Abu Dhabi, UAETuesday 31 March 2020

War of words between Trump and Khamenei as tension continues

Experts see no breakthrough in sight as President Trump fires back over sermon

Activists project messages  onto the Trump International Hotel building in Washington, DC on Friday. EPA
Activists project messages  onto the Trump International Hotel building in Washington, DC on Friday. EPA

US President Donald Trump took to Twitter on Friday to respond to Iran’s Supreme Leader Ali Khamenei’s Friday sermon, mocking him as "not so supreme" and cautioning that he should be “very careful with his words”.

He then added in English and Persian a message to the Iranian people, who he said “deserve a government that's more interested in helping them achieve their dreams than killing them for demanding respect”.

Referencing his campaign slogan, Mr Trump said that “instead of leading Iran toward ruin, its leaders should abandon terror and Make Iran Great Again!”.

Ryan Bohl, a Middle East analyst at the intelligence firm Stratfor, compared Mr Trump’s response to his exchanges with North Korea.

Mr Bohl told The National the US president “wants to appear the tough guy going forward in the war of words. It's reminiscent of what he tried to do with North Korea - match their rhetoric, up the tension, then, when the war threat got too high, have a big meeting and get a 'win' he can take home”.

But while Mr Trump has met North Korean leader Kim Jong Un twice, there has been no suggestion of a Trump-Khamenei meeting.

This, Mr Bohl explained, is partly because “Iran wants sanctions relief before any talks while the US wants the opposite.

“A lot can go wrong and, unlike North Korea, a conventional war with Iran is more probable as the result of a mistake by one or both sides.”

Mr Khamenei called the US president a “clown” in the sermon on Friday morning, his first for eight years.

The Ayatollah, to chants of “Death to America”, said that Iran "slapped the US in the face" in a series of missile strikes on bases housing American soldiers in Iraq.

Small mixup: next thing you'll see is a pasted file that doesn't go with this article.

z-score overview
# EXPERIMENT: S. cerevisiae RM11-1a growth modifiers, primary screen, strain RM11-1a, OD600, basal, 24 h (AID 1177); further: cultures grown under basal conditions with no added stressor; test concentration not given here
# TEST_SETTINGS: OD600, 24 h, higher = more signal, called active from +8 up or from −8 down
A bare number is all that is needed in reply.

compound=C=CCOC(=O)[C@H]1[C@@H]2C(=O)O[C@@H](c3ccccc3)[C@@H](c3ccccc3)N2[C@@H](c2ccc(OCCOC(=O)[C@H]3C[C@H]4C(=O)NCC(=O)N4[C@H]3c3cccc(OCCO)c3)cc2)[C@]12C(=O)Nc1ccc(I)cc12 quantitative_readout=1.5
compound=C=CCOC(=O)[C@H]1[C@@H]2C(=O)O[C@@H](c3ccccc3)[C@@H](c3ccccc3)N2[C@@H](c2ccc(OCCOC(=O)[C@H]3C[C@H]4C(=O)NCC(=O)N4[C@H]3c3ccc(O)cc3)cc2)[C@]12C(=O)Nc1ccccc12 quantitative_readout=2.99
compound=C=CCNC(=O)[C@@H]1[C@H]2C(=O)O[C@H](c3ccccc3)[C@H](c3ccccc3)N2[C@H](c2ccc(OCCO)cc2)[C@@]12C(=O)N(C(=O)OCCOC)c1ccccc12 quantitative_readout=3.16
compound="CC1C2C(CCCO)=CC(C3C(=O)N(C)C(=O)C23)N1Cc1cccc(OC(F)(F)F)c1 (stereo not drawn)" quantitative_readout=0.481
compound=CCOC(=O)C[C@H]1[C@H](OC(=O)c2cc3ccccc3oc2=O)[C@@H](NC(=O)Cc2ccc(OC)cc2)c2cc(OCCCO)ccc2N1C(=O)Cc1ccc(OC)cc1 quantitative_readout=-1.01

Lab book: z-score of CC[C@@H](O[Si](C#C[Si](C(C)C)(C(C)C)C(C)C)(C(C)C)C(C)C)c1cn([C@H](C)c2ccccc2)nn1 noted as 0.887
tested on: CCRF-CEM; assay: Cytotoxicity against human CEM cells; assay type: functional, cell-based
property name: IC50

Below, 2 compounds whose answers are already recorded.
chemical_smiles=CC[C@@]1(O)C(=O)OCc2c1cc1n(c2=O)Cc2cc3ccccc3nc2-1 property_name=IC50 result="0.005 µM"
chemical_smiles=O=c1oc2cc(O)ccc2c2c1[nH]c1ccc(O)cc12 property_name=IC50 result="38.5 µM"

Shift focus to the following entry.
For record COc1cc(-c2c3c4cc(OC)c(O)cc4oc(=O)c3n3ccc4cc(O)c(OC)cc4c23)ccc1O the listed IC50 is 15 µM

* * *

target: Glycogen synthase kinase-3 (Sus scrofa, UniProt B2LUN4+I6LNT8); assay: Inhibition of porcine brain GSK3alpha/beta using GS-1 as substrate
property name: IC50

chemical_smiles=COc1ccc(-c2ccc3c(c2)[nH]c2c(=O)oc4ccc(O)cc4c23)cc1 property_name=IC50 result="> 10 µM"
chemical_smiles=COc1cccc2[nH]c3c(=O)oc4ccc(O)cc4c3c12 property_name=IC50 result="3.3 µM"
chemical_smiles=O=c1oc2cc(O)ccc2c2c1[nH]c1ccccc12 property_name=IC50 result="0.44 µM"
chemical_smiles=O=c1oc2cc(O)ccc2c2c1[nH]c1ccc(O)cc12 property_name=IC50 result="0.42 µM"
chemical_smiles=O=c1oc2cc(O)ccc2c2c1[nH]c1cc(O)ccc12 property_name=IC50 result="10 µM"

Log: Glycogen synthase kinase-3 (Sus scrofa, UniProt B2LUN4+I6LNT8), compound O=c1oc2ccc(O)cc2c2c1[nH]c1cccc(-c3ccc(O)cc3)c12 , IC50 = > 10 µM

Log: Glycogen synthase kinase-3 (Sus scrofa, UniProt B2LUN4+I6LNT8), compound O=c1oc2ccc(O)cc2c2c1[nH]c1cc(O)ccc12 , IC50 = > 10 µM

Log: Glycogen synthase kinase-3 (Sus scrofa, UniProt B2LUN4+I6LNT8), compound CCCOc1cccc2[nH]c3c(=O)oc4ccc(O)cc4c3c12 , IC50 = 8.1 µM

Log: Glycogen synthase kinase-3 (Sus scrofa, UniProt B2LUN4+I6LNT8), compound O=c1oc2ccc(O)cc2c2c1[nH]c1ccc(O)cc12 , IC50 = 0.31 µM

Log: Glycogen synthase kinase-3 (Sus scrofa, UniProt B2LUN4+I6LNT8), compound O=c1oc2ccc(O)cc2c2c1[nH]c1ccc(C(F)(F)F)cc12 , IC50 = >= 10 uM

On Thursday, the Pentagon reversed an earlier claim that the US military suffered no casualties in the January 8 attack, and said 11 military personnel had been flown out of Iraq for treatment.

"While no US service members were killed in the January 8 Iranian attack on Al Asad Air base, several were treated for concussion symptoms from the blast and are still being assessed,” the statement read.

The Washington Post reported on Friday that "eight of the service members are being assessed for concussion-like symptoms after the blasts” and “three others sought behavioural-health treatment to cope with the bombardment”.

One week on from the attack, there were no signs of de-escalation between the US and Iran.

Nicholas Heras, the Middle East Portfolio Manager at the Institute for the Study of War, sees the Trump administration’s strategy as one that would “force changes in Iran's behaviour in the Middle East, both through sanctions and by expanding the US force presence in the region.”

The challenge, he added, remains the Iranian nuclear program, as Tehran abandons some of its commitments under the JCPOA agreement signed in 2015.

President Trump withdrew from the deal in 2018.

Mr Heras told The National that the US administration is now “putting a stronger focus on this [nuclear] challenge, its regional activities, and its repression of its own people”.

But the response is mostly reliant on macroeconomic warfare, he explained, “to use the inertia of a struggling Iranian economy to force changes in Iran's behaviour”.

Updated: January 18, 2020 05:00 AM

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